Written by: Chris Hogan, Law Fellow, OSU Agricultural & Resource Law Program
The Ohio House of Representatives is considering a bill that would affect farmers and rural landowners by requiring the Ohio Department of Natural Resources Division of Oil and Gas Resources Management (ODNR) to plug abandoned oil and gas wells within 60 days, under certain circumstances. Introduced by Rep. Andy Thompson (R-Marietta), House Bill 225 would permit a landowner to report an idle or abandoned well to ODNR, who then must inspect the well and plug it if it’s deemed “distressed-high priority.”
Inspection of Idle or Abandoned Wells
Under HB 225, ODNR would be required to inspect an idle or abandoned well within 30 days after a landowner reports the existence of such a well on their property. No later than 60 days after the inspection, ODNR would be required to provide the landowner with a report concerning the idle or abandoned well that categorizes the well as one of the following:
- Distressed-high priority;
- Moderate-medium priority; and
- Maintenance-low priority.
HB 225 would require ODNR to adopt rules to define these three categories. In adopting these rules, ODNR must include a description of the criteria for an idle or abandoned well to fit within a particular category.
Plugging an Idle or Abandoned Well
If a well is categorized as distressed-high priority, it must be plugged by ODNR within six months after the report. Perhaps most interesting for Ohio landowners, HB 225 could increase the amount of funding available for landowners who choose to plug a well on their property themselves. Currently, landowners may arrange to have the well plugged by a third party. Under current Ohio Revised Code 1509.071(D), a landowner may be reimbursed for plugging costs; however, wells are plugged on a priority basis until the funds for the program are depleted. ODNR administers this law, otherwise known as the Orphan Well Program. More information on the current program is here.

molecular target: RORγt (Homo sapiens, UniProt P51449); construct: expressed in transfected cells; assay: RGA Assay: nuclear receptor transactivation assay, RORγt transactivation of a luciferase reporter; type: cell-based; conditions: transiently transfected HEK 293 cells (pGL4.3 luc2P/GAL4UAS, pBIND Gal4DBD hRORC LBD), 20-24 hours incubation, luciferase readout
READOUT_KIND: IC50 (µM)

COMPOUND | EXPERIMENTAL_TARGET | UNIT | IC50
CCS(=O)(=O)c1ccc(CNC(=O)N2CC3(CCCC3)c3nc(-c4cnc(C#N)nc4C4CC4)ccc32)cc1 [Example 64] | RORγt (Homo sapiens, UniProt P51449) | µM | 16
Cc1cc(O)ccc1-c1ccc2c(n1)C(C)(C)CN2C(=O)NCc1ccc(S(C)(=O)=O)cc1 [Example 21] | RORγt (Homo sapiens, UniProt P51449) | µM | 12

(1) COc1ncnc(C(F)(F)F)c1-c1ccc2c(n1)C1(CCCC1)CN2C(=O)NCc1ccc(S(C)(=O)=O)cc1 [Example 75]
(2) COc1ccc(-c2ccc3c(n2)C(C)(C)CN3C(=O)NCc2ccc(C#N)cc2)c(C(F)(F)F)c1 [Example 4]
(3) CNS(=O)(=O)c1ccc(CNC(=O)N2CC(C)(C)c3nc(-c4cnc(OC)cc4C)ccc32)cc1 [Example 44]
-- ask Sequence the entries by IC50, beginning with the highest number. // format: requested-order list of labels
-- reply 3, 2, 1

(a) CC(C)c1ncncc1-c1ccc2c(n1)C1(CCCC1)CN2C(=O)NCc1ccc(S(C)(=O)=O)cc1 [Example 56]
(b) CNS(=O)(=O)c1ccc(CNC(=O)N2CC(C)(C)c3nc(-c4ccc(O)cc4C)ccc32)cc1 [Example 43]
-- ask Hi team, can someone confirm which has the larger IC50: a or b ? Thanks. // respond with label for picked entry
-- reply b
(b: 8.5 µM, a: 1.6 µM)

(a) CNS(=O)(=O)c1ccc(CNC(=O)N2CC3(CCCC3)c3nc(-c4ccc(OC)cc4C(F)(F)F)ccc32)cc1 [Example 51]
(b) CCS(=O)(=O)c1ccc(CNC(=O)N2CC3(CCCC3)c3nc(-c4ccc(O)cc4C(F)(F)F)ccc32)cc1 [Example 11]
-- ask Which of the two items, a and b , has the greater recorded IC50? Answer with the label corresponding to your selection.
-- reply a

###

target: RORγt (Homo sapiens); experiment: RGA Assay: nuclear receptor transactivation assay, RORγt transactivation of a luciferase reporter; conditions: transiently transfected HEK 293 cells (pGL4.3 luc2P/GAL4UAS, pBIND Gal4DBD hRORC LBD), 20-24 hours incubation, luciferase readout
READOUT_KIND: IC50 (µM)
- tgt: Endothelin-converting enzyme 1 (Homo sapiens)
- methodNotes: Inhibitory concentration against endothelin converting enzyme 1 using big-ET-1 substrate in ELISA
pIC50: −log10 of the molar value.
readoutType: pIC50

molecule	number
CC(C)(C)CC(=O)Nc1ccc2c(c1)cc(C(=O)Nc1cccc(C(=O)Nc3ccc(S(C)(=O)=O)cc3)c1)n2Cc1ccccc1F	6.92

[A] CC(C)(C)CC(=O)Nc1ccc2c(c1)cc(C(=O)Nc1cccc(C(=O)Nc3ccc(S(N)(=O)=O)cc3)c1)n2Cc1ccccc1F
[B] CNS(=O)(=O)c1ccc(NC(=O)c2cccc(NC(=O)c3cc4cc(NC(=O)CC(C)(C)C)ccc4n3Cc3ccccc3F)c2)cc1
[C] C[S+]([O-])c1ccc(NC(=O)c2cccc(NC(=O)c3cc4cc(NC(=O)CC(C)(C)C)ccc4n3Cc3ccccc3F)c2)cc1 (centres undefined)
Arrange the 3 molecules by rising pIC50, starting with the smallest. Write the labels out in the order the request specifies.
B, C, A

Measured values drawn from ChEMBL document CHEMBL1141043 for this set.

Under HB 225, landowners would be permitted to take an income tax deduction for compensation paid by ODNR to reimburse landowners’ costs to plug an abandoned or improperly plugged oil or gas well. Current law requires ODNR to approve an application for reimbursement by a landowner. A landowner’s application must comply with oil and gas plugging laws and regulations for safety and environmental reasons.
Proposed Increase in Funding Under the Oil and Gas Well Fund
HB 225 would likely increase the funds available to Ohio landowners for plugging idle or abandoned wells. Ohio law currently requires that 14% of the current Oil and Gas Well Fund be dedicated to plugging idle and abandoned wells. HB 225 would require ODNR to dedicate 45% of the fund to plug idle and abandoned wells. ODNR would also be required to issue quarterly reports regarding expenditures associated with plugging wells. ODNR may therefore offer more funding to landowners to plug wells, because of the increase in funding and the requirement to show expenditures on the plugging of wells.
However, the proposed increase in funding may lead to an increase in ODNR’s expenditures on plugging wells. The proposed increase could also drive the number of wells that the state plugs. Under the strict timeline requirements that HB 225 proposes, ODNR may subsequently plug more wells after a landowner notifies ODNR of abandoned wells on their property.
The Future of HB 225
At a committee hearing earlier this month, witnesses testified that there are likely hundreds of wells that haven’t been discovered because they’ve been farmed over and covered by urban development. According to Rep. Thompson, most of the orphan wells that have been identified emit methane gas in addition to often contributing to the runoff of oil and brine into the soil. Rep. Thompson also noted that it is estimated that the current program for plugging abandoned wells in Ohio would take 20 years or more to plug the more than 600 known orphan wells in the state. Members of the Ohio Oil and Gas Association voiced support for HB 225, noting that the taxes levied on oil and gas production should be used to correct problems that have arisen from the early days of the industry.